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How long have you been writing queer romance?

Since 2010, when I was diagnosed with Multiple Sclerosis. I lost the full use of my hands for about three or four months. Once they recovered, I figured if I wanted to write, the time was now.

When did you come out as non-binary?
I think it was five or six years ago. Having done so, many things became clearer, and much of the pressure I felt to act like someone I'm not has gone away. Many things from my adolescence and young adulthood that I thought just made me strange and awkward and unique, actually were just me being queer the whole time. I have identified inwardly as male for a long time. But I'm largely at peace  with my body and feel no urge to physically transition. If I do wear a dress I wear boots or sneakers with it.
Are you married?
Yes, to my best friend, who has accommodated to me coming out as non-binary and being a writer of kinky and queer erotic romance! We have two children, 19 and 16. Parenthood has been my biggest challenge and greatest accomplishment. Also, I wouldn't be able to write full time if my husband didn't work and make enough money to support us. I'm very lucky, because not having to work an outside job has meant that I can get the rest I need and avoid massive amounts of stress, which has meant the world to managing this disease. I have no physical disability from my MS at this point, and fingers crossed that continues for awhile.
Why do you write erotic romance?
I've always found human sexuality to be a fascinating thing to explore. And queer sexuality has intrigued me since I was in my twenties. I searched out queer fiction before it became hugely popular. I read the novels of Paul Monette in my twenties and found them to be life-affirming and optimistic, even though he was writing about people who lost partners to the AIDS epidemic. I wrote an essay on Male Homosexual Identity for my Human Sexuality class in university and also one on Androgyny.

That was the best class and if I could go back I would do my Masters in human sexuality. I wish I had done that, but I was tired of school and disillusioned with post-secondary education. I did do a post diploma program in Dramatic Scriptwriting at the local college when I was twenty-six, which was a blast and I met a lot of very cool people with whom I'm still in contact. It helped me with my writing as did my psychology degree, in the end. So not a waste of time and money after all.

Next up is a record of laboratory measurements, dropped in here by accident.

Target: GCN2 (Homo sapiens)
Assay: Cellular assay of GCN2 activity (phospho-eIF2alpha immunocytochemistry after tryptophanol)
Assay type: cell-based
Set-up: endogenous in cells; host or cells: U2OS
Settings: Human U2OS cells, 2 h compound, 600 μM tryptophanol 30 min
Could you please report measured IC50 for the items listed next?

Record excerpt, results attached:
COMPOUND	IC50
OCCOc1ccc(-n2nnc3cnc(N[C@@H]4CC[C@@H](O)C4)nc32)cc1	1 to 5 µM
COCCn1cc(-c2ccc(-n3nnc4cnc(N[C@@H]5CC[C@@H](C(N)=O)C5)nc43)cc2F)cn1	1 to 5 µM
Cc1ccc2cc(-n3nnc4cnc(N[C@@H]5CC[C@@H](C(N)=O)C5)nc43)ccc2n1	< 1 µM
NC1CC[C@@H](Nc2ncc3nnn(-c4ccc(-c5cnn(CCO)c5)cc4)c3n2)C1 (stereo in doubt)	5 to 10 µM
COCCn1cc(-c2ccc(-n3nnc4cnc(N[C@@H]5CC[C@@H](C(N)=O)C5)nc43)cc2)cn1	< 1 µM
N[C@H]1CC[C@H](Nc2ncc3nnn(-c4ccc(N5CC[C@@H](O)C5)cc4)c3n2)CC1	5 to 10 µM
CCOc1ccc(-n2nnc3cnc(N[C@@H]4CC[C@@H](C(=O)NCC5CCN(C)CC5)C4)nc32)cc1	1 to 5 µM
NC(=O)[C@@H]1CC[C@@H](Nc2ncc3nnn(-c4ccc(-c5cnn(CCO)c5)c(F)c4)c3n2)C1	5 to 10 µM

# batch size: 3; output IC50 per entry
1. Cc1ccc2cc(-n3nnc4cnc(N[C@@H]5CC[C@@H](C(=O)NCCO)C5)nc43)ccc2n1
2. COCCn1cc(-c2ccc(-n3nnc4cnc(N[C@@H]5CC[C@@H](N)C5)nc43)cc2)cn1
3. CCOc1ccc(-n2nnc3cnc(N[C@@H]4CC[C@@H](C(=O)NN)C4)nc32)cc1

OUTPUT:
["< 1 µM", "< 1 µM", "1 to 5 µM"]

I also write non-erotic, optimistic queer romance for young adults as Alison Lister.
What do you want people to get out of your books?
I want them to see all the good things about being queer. I want them to see confident queer people living their best lives, because for so long the representation out there for queer folks was negative and limited and depressing. I want to present all forms of queer sexuality in a positive light, and show kinky queer people as loving and kind and wonderful, as I know for a fact most of them are. At the same time, I want to demystify queer sexuality and show people loving other people in all the ways they can.
Where can people support you?
They can sign up to for my monthly newsletter, follow me on Instagram, or join my reader group on Discord: Maverick Molly's. But the best way to support me is to read my books and leave a positive review at Goodreads, Amazon, and/or Bookbub if they enjoyed it. Good reviews sell books, and authors like me are always pleased to get them.
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